- Using reflection to help build GUI for tools
- 3rd Party tools / components used to build tools
- C# and managed code for tool building
Reflection with C++ and C is a bit harder to pull off (use header files) than something like C# or Java. This limits this approach for dynamic generation of gui based tools and plugins for IDEs.
Some of the studios still using C++ or C for tools development were commenting that technical artists hate (yes I said hate) most of the grids and property setters exposed by tools. Most of the time this is because artists (creative type) are looking for color pickers and such (nice gui's) and developers are more analytical (just numeric values will do). The tools typically created by tools developers fit better with developers.
Possible ways to fix this were discussed. One would be to adopt something like MVC pattern and expose different views based on user.
With regards to 3rd party tools, artists again are looking for more WYSIWYG interfaces, instead of the lower level interfaces they are given. The idea of creating debug versions of data structures as well as executables came up. The problem here is when problems only show in the release build (data structures) and are ok in debug build.
Bug databases are crucial and automation to fill these without intervention (or light intervention) from artists are an absolute requirement. Artists typically will just quit using or find workarounds if given broken tools.
If using managed code, Sony Online mentioned they were using Cruise Control .Net but does not have it fully working yet (automate builds done but not functional tests).
Many studios are adapting Agile software development tactics (like daily calls about projects / issues).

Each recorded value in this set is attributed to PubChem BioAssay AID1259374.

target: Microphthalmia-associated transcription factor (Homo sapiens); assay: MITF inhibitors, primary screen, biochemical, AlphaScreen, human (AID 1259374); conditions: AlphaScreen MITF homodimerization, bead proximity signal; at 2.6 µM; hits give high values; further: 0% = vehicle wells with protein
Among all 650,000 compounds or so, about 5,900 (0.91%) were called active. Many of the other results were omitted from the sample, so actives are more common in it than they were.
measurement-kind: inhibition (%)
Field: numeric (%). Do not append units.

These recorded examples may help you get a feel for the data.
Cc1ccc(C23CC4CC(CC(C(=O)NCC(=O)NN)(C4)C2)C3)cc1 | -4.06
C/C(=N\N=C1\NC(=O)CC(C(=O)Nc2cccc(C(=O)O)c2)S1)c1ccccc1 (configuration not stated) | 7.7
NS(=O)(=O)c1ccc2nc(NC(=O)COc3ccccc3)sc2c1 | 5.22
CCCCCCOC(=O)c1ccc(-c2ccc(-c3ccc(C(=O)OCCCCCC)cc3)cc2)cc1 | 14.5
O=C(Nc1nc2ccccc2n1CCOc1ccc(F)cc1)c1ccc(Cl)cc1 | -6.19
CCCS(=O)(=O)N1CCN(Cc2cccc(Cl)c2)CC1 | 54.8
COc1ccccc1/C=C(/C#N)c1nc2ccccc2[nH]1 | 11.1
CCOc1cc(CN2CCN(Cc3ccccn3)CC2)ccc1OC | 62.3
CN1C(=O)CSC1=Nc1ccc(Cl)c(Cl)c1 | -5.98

Automated logging came up, with log4net pushed as a very good tool.
Maybe 60% of the studios in attendance (including Sony Online, Bioware, Pandemic, Microsoft Games Studios, 2K, EA) are currently using C# and managed code to build tool sets (at some level).
The ones still using C or C++ were doing so for richer data when crashes happened. Also, these studios were happy with what C# could do, but typically they have to use what is in place, with not alot of time to rewrite everything with a new language.
The idea of standardizing on languages (scripting, tools, engine) was discussed. John pointed out that its almost obsurd to try this. Developers use what they are familar with to get the job done. Whether is Ruby, Java, .Net, C, C++, Lua, Perl or whatever else. The one key point was not to be writing your own scripting engines, which is where some studios went. This becomes more of a computer science project than a functional piece of software. Standardization on a variety of languages (common used, non-proprietary) is required. Key point, make all tools dump data in common format (XML)! Embrace the chaos, don't try to eliminate!